Rage Against The Refs

by Amanda Lanzone
by Amanda Lanzone
When people watch football, they tend to focus on their favorite team. But this season the NFL referees’ lockout has shifted attention to the men in stripes.

Fans complained that replacement referees took too long to announce basic penalties, that they didn’t know which way to face to address the crowd, and that they couldn’t keep up with the pace of the game. But fans rarely complain about the home-team advantage that regular referees give teams, according to economist Tobias Moskowitz and sports journalist L. Jon Wertheim in their 2011 book, Scorecasting.

In a 2000 article in the European Journal of Social Psychology, social psychologists Michael Lupfer, Kelly Weeks and colleagues showed that most people judge fairness on the basis of consistency and predictability. Even though fans prefer good decisions, they may see bad or incorrect decisions as fair if referees are consistent. Fans get less upset when referees favor the home team because that’s something every home team counts on.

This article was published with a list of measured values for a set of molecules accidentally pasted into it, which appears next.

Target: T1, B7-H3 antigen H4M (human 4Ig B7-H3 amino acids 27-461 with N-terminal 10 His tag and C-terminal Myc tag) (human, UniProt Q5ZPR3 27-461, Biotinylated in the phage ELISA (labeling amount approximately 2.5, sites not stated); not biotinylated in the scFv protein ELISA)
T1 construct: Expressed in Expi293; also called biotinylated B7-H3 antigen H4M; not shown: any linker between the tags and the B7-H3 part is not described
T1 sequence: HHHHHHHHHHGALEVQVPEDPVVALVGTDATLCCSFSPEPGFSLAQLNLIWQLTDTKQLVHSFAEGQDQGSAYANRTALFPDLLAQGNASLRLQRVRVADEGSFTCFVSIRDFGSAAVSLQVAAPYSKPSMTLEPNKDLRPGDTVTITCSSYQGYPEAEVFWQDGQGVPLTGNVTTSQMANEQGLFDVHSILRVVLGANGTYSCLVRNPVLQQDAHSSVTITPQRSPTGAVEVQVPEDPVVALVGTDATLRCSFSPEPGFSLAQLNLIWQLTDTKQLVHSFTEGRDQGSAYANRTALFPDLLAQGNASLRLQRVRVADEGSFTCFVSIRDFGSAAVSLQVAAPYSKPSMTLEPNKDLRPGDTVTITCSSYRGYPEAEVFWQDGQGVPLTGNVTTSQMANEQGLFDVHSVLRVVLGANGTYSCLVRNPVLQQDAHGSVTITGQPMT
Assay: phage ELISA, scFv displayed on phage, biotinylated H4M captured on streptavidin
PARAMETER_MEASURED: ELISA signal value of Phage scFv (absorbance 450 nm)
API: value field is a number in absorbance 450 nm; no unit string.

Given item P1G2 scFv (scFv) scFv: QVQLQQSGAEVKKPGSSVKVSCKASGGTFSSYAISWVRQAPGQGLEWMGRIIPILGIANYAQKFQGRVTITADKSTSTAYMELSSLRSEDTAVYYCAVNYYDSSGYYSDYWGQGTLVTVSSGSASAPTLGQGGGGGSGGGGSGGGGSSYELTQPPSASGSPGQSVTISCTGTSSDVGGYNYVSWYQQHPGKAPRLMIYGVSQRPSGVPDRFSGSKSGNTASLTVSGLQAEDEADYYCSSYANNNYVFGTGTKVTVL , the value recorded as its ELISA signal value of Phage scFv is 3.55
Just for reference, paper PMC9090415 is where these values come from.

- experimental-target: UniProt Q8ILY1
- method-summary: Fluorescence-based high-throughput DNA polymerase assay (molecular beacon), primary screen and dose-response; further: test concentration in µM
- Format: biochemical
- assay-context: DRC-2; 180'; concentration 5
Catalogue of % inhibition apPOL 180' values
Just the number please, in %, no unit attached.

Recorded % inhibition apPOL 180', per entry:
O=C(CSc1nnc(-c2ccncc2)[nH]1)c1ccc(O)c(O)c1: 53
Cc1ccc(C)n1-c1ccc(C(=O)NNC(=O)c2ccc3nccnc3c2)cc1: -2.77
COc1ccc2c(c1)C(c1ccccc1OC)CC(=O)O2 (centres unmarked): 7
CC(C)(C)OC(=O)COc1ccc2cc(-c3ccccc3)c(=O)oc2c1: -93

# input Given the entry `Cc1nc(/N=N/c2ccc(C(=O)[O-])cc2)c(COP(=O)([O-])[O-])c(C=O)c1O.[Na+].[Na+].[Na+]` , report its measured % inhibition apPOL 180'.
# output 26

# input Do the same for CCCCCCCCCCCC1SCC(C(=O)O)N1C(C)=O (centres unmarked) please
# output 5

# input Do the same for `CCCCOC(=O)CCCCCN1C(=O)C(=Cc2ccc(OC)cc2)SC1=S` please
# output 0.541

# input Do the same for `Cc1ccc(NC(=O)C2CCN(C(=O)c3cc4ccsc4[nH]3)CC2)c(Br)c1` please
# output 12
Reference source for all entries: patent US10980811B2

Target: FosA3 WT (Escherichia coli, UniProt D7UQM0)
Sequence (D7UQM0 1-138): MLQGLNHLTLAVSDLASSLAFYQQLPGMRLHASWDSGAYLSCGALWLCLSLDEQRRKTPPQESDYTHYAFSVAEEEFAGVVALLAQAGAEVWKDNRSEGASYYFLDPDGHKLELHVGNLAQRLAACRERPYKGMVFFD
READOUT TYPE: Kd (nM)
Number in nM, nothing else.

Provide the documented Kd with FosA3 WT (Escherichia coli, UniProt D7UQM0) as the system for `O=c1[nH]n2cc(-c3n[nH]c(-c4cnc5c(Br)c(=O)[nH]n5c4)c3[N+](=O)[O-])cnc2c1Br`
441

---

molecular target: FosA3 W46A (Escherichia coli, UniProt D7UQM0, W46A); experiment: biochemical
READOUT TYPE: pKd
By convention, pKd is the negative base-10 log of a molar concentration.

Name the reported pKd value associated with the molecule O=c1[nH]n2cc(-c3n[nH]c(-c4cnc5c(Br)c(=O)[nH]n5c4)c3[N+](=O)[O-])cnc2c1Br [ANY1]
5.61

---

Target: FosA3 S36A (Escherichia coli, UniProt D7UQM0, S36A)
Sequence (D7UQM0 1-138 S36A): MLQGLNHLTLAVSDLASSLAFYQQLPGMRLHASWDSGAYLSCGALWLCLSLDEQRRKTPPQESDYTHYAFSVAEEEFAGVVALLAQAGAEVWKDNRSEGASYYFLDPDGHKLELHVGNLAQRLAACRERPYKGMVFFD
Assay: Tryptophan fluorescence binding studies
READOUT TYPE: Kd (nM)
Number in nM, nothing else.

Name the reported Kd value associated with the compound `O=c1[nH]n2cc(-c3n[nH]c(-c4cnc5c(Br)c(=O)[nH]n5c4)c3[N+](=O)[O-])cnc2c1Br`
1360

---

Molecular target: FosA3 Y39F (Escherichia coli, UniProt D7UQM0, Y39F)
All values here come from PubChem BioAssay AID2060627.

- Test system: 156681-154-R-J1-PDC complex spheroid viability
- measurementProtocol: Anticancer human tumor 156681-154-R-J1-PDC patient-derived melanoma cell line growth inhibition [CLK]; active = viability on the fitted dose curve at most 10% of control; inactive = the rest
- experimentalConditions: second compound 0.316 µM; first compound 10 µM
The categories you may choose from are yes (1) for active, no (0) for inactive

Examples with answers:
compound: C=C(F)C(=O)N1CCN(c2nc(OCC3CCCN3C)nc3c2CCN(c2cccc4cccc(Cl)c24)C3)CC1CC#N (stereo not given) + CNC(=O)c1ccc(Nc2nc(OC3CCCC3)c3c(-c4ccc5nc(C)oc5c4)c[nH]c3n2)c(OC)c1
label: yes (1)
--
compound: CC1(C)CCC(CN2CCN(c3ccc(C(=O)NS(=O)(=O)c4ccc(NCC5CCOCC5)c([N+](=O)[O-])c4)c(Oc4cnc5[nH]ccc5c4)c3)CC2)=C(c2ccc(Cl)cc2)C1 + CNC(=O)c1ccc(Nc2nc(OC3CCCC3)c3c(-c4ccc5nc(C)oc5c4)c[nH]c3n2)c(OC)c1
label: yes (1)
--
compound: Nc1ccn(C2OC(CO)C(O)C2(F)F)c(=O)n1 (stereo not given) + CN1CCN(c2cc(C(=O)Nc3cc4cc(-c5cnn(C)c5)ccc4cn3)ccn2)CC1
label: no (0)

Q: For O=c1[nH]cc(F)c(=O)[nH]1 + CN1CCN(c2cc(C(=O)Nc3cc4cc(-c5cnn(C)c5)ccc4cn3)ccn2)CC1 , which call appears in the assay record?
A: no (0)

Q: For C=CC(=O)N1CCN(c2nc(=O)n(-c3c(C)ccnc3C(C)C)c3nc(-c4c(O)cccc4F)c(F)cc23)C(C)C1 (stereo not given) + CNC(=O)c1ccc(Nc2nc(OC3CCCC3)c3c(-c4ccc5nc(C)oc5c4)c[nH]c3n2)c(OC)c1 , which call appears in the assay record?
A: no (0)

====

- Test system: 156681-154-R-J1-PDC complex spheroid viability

When fans saw replacement referees’ decision-making as inconsistent, unreliable, and biased, it made them feel cheated. For the duration of the lockout, their anger resonated throughout Twitter and Facebook. A controversial, last-second touchdown call that gave Seattle a win over Green Bay led to particularly scathing comments about the referees. One meme, for example, pictured Stevie Wonder next to the caption “Roses are Black, Violets are Black, Everything is Black, Touchdown Seahaws.”

Once the lockout ended last September, fans finally went back to the time-honored tradition of calling the referees blind–every other game.